6 boxes. 6 months. 42 toys. 42 reviews, ranging from the barely-sane to the outright crazy.
For a number of years I ran the weekly quiz at the University of Birmingham Guild of Students. Our quizzes were never exactly what you'd call 'normal'. They were more about trying to get people to have fun than testing people's knowledge. You only have to look at the Loser's Round & it's tenuous links, the Design A Care Bear/My Little Pony/Guild President rounds, or the end of term specials where, despite protesting otherwise, bribes were commonplace and people ended up on scores in the millions...both positive and negative.
With the End Of Terms especially, you either got into the spirit of them, or you left in protest after Round 1.
The same goes with my toyology reviews over the past 6 months. It's been rare that I've done a 'normal' review. Whenever possible, I've done slightly off the wall reviews, which I hope readers have found interesting and drawn more attention to the products for toy vendors that might have been achieved with a 'normal' review (I could be wrong, of course - I may had inadvertently turned people away from all the toys & upset all toy manufacturers across the country). From the start I've aimed to make the reviews interesting even if you had no interest in the product. I have no idea whether I've achieved this, but if nothing else they've kept me entertained.
I've spoken to a lot of people who think being a toyologist must be the Greatest Thing in the World! Yes, you can't complain too much about being sent a large box of toys every month. But people seem to forget two things:
1) It's a lot of hard work. I've been sent 6-8 items to review every month. This means finding time to play with, think of a genius/bizarre review format, photograph/video, and write about 2(ish) toys every week. Mix in Real Life activities and you can very easily run out of time (going on holiday throws the schedule right off!). Sure, I could just run off a couple of lines about each toy, but I have Pride to consider: if I'm going to do something, I'm going to do it properly.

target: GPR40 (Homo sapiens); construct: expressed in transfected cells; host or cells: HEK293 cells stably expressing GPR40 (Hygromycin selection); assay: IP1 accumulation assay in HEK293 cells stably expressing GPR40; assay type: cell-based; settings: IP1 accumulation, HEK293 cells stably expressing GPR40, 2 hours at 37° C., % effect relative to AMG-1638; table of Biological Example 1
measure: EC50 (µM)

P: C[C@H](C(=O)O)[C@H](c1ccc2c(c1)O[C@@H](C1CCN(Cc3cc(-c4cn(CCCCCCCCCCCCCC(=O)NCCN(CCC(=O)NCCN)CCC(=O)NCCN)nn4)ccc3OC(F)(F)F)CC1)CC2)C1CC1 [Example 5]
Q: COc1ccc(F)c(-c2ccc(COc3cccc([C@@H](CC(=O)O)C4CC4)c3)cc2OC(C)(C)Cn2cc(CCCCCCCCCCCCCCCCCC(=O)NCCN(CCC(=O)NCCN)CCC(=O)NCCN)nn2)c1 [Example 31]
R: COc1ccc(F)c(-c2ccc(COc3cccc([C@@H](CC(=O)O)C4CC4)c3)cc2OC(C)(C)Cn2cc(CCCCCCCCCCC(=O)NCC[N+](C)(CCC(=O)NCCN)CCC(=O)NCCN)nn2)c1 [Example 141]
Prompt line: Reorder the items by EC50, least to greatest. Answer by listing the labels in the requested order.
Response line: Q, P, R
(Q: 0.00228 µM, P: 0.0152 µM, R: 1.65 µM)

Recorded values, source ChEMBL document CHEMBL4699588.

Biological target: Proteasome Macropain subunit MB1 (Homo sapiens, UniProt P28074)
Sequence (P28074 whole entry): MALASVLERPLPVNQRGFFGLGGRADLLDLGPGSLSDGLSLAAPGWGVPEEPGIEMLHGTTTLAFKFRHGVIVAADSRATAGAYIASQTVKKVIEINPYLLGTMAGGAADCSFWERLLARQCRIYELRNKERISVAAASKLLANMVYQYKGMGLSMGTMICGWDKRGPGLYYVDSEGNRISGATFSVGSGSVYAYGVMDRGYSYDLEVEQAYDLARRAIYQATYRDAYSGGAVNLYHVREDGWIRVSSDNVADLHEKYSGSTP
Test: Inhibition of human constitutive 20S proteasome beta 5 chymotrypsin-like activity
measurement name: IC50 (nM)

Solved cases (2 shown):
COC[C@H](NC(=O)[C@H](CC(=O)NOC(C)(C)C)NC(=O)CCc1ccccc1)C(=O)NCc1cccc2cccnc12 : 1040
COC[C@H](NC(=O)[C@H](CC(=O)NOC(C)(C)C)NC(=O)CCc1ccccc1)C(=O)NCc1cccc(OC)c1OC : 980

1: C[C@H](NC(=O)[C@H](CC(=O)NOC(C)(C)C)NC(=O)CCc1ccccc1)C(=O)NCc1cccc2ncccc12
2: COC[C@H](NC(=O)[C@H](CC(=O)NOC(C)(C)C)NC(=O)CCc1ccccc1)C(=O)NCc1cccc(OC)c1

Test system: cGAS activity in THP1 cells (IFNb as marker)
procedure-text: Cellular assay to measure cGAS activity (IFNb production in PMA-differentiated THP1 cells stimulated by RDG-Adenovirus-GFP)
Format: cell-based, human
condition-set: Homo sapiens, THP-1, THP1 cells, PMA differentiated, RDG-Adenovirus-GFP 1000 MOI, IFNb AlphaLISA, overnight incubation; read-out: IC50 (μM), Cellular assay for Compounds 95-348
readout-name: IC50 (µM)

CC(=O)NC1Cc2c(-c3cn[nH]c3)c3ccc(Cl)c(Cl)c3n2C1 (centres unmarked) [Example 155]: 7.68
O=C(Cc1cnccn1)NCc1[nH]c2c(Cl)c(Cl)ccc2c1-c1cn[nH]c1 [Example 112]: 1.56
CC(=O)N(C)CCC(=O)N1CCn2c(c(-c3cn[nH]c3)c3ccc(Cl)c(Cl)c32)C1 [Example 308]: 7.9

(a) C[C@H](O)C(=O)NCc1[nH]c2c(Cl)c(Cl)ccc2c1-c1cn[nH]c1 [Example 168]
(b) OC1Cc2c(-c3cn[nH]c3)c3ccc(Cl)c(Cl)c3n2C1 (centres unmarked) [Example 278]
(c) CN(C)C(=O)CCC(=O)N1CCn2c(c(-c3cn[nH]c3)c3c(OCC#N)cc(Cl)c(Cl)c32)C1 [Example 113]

2) You don't get to choose what you're sent. I certainly haven't loved every toy (cough picnic table cough). I haven't hated every toy, either. It's been a mix of good, bad, surprising and disappointing.
I have enjoyed writing every single review. Yes, even the picnic table was fun to write, even if the construction of the table itself was a complete nightmare. (I can't help but worry that TP going into administration had something to do with that review...)
Toy-wise, the product that has received by far the most use by my boys has been the Power Rangers Megazord. I'll be ever grateful for Toys R Us sending this as it's meant that I've since been forced to buy the motorcycles, the tiger, the beetle, the original Megazords, the... Yes, thanks to Toys R Us starting us off we now own quite a big chunk of Power Rangers merchandise from the past 18 years.
Coming close behind is the LeapPad. I do have issues with the length of time (or lack of) that the batteries last and the games seem a little too quick to complete, but my eldest (and his friends) love it to bits.
Personally, and perhaps insanely, my personal favourite have been the Melissa & Doug crayons. Every child should own a pack of crayons and these are incredibly good quality.
As for reviews, my favourite is... Actually I can't pick a favourite. Toyology has given me an excuse to play around with video-editing software. I love the Flashcards. I love the Chuck-inspired Playmobil reviews. And the Harry Potter wands allowed the creation of the first new Captain Chair video in....a number of years!
Thanks to Toys R Us for thinking that the man who wrote a random review of Cheap Plastic Swords was worthy of reviewing 'proper' products. Thanks to the toyology team for dealing with often strange requests such as 'you know the music from the new advert...?' And thanks to the other toyologists I've met along the way.
This is Damian Johnson, toyologist 2011, signing off.